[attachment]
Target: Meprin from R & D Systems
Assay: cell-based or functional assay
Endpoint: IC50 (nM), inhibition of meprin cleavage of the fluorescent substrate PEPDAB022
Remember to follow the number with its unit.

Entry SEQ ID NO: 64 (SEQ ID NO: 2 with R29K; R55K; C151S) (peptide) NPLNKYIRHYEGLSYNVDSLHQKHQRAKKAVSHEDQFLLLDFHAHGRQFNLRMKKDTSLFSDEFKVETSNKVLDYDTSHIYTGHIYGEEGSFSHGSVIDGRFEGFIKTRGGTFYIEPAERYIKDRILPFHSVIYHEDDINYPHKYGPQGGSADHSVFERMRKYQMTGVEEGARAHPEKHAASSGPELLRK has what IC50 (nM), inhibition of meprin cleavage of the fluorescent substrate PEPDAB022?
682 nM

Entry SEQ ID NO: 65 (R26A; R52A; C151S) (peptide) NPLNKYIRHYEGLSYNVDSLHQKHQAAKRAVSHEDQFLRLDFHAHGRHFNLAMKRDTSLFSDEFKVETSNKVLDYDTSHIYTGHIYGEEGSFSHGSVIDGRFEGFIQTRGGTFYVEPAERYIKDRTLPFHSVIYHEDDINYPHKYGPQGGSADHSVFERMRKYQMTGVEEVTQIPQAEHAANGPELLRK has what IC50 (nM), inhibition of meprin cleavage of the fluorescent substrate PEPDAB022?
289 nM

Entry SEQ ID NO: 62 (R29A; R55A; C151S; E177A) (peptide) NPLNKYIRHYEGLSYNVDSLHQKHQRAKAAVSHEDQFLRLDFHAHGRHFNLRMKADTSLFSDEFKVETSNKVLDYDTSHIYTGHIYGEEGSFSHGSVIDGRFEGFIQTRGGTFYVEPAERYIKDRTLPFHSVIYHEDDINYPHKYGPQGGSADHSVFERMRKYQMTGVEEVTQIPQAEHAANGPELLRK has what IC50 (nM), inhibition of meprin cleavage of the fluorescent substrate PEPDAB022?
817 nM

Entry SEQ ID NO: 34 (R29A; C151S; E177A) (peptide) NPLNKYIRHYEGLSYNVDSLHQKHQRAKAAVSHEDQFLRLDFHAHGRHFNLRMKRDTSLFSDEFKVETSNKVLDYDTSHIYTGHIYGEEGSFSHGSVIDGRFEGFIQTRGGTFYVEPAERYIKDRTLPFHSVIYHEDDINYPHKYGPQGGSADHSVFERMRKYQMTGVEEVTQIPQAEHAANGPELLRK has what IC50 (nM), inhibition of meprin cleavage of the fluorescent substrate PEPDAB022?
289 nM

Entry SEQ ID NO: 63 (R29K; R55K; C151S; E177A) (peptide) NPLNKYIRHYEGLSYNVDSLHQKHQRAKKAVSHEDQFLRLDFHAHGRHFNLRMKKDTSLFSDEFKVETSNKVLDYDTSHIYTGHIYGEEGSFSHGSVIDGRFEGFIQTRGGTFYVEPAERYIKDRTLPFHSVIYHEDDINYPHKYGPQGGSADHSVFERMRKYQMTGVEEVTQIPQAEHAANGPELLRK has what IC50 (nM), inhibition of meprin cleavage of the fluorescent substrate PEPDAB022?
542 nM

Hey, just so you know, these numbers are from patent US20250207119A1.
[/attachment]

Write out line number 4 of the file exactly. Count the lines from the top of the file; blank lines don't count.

Remember to follow the number with its unit.